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2

The canonical momentum is always (in position "$q$" basis) given by $-i\hbar\partial_q$ so the mapping of the commutator to the Poisson bracket $$[q,p]=i\hbar \leftrightarrow \{q,p\}=1$$ stays true. The nice covariant object however involves the covaraint derivative $\nabla_q$ as $$-i\hbar\nabla_q =-i\hbar\left(\partial_q-\frac{i}{\hbar}qA\right)... 0 So, to complete the half solution in the answer one need only notice that multiplying the \frac{\partial S}{\partial\phi^i} the expression for F^{ij} in terms of F^{ia} and F^{ijk}, one is left with$$\frac{\partial S}{\partial\phi^i}F^{ij}=-\frac{\partial S}{\partial\phi^i}F^{ia}R^j_a.$$However, recall that this trivial gauge transformation was ... 0 \newcommand{\rto}{\overset{\scriptscriptstyle r\to\infty}{\longrightarrow}} \newcommand{\v}{\boldsymbol{#1}} \newcommand{\t}{\tau} \newcommand{\pd}{\partial} \newcommand{\demeqq}{\overset{!}{=}} One should make a distinction between time-dependent and time-independent gauge transformations. I will denote x=(\t,\v x). What is described in the book is ... 1 Briefly, Ref. 1 considers generalizations of Yang-Mills-type gauge theories based on a Leibniz algebra structure. Concretely, Ref. 1 defines a covariant variation as$$ \Delta {\cal A}~:=~e^{-{\cal A}}\delta e^{\cal A}. \tag{3.33}$$In physics jargon, {\cal A} is a gauge field; \Lambda=\delta {\cal A} plays the role of an infinitesimal gauge ... 0 The issue is that the scalar has to be transformed as well when you perform a gauge transformation. Namely if you want to perform the change$$A_\mu + \partial_\mu \theta(x)$$it has to come along with a gauge transformation of the scalar field by the same parameter, i.e.$$\phi \rightarrow e^{-i\theta(x)}\phi$$I would recommend writing the complete ... 1 Indeed you're doing something wrong, or at least confusing, when you say "...by gauge invariance A_\mu and A_\mu+\partial_\mu \theta are exactly the same field..." and then discard the \partial_\mu \theta: You're implictly imposing a gauge transformation with parameter \theta, which absorbs the phase into the gaueg field. Also, your ... 1 You have a single electromagnetic field described by single potentials \vec{A}(\vec{r},t) and V(\vec{r},t). These potentials extend over the whole space (all \vec{r}). And you have N particles represented by the wave function \Psi(\vec{r}_1,\dots,\vec{r}_N,t). Then the Hamiltonian is$$H=\sum_{n=1}^N\left (\frac{1}{2m}(\vec{p}_n-q\vec{A}(\vec{r}_n,...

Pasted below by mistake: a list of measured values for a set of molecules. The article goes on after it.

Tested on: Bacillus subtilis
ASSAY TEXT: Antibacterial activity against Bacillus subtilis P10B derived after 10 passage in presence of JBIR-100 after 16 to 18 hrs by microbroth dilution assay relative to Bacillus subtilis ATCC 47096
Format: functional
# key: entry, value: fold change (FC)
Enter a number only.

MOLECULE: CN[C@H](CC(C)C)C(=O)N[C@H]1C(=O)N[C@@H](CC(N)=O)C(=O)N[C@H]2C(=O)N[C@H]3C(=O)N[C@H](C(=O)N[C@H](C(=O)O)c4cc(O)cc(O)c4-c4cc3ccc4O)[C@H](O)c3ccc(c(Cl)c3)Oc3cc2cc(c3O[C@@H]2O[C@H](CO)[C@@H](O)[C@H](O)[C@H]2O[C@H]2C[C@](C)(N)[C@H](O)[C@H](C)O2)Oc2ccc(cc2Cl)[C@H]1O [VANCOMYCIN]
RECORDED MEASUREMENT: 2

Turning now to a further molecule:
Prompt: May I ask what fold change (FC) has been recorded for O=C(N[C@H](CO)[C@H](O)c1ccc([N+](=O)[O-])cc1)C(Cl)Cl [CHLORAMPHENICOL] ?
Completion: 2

3

In electromagnetism there is one vector potential, $\vec{A}$. So the correct way to write the Hamiltonian is \begin{equation} H = \sum_n \frac{(p_n-q_n \vec{A})^2}{2m_n} + V(\vec{r}_1, \vec{r}_2,...\vec{r}_N) \end{equation} This Hamiltonian is invariant under gauge transformations of the form (apologies if I get a sign wrong) \begin{eqnarray} \Psi_n &\...

1

Consider first a time-independent gauge transformation. Then the vanishing of the gradient implies only that $$\theta'-\theta+\frac{q}{\hbar}\chi= {\rm constant}.$$ But we also know that $\theta-\theta'=0$ if $\chi=0$. Therefore the constant is zero. For a time dependent gauge transformation, one needs to include the gauge covariance of the Josephson ...

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